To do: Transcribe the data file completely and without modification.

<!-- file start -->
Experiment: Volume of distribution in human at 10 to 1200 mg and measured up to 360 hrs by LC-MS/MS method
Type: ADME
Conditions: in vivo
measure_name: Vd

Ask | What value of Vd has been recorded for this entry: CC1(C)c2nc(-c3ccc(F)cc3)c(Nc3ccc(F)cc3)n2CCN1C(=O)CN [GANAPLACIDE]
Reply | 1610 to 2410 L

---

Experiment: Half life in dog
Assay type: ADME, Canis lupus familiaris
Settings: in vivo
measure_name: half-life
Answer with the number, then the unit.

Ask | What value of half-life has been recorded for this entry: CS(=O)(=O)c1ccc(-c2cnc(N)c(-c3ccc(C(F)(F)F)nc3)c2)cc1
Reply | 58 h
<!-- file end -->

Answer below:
Experiment: Volume of distribution in human at 10 to 1200 mg and measured up to 360 hrs by LC-MS/MS method
Type: ADME
Conditions: in vivo
measure_name: Vd

Ask | What value of Vd has been recorded for this entry: CC1(C)c2nc(-c3ccc(F)cc3)c(Nc3ccc(F)cc3)n2CCN1C(=O)CN [GANAPLACIDE]
Reply | 1610 to 2410 L

---

Experiment: Half life in dog
Assay type: ADME, Canis lupus familiaris
Settings: in vivo
measure_name: half-life
Answer with the number, then the unit.

Ask | What value of half-life has been recorded for this entry: CS(=O)(=O)c1ccc(-c2cnc(N)c(-c3ccc(C(F)(F)F)nc3)c2)cc1
Reply | 58 h